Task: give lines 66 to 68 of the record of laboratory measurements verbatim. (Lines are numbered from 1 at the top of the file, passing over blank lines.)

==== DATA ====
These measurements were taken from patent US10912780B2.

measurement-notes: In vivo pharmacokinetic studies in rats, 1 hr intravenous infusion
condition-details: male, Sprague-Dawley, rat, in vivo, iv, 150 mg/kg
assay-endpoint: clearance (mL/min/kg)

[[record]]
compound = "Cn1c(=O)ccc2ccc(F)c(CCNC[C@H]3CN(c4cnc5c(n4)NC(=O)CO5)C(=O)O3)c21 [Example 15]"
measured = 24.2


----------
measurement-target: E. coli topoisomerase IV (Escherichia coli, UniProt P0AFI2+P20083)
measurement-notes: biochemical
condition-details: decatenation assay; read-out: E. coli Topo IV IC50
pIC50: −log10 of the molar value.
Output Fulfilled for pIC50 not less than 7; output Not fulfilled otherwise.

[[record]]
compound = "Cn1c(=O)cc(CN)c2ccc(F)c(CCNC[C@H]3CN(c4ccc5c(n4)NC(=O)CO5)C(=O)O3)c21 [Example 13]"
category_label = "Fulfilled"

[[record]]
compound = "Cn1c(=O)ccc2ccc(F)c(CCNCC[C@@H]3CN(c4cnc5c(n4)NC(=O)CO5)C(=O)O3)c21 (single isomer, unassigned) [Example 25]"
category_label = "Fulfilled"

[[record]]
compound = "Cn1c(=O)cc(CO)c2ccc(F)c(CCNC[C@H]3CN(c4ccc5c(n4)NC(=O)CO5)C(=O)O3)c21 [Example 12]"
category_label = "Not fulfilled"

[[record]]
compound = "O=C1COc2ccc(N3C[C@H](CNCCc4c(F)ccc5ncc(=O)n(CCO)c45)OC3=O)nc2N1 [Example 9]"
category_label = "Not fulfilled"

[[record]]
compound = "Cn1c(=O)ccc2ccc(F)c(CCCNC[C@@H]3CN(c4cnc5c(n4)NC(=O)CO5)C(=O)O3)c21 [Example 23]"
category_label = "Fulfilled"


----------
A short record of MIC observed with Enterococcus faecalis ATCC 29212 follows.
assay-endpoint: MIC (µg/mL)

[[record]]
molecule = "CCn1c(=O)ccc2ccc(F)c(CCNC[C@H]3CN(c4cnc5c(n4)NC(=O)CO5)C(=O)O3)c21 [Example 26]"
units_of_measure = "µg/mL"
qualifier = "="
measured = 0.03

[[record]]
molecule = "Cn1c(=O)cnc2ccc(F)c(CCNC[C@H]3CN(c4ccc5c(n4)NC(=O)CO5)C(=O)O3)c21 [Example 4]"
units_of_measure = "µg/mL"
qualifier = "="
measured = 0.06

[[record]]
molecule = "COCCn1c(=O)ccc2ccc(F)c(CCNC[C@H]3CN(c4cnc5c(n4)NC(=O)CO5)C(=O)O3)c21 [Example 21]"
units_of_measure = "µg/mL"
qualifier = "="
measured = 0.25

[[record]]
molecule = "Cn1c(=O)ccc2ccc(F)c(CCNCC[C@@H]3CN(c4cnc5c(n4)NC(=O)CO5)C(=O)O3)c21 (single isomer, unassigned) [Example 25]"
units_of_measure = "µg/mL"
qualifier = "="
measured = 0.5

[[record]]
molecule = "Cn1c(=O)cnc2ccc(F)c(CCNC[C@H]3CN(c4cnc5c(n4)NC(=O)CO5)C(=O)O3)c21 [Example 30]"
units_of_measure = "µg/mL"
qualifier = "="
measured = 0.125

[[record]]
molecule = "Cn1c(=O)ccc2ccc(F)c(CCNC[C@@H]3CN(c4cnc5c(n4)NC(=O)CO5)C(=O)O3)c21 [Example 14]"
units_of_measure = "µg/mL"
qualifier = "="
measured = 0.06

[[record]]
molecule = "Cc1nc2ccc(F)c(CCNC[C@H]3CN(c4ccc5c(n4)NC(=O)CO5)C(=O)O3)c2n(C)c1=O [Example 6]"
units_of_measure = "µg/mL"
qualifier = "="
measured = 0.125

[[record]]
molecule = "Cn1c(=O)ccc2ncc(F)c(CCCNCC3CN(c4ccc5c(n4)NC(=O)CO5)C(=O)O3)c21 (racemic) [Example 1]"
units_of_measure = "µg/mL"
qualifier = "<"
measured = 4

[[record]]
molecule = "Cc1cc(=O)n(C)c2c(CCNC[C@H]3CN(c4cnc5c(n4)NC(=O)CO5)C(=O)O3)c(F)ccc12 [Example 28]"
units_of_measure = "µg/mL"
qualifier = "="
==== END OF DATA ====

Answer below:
measured = 0.125

[[record]]
molecule = "Cn1c(=O)ccc2ncc(F)c(CCCNCC3CN(c4ccc5c(n4)NC(=O)CO5)C(=O)O3)c21 (racemic) [Example 1]"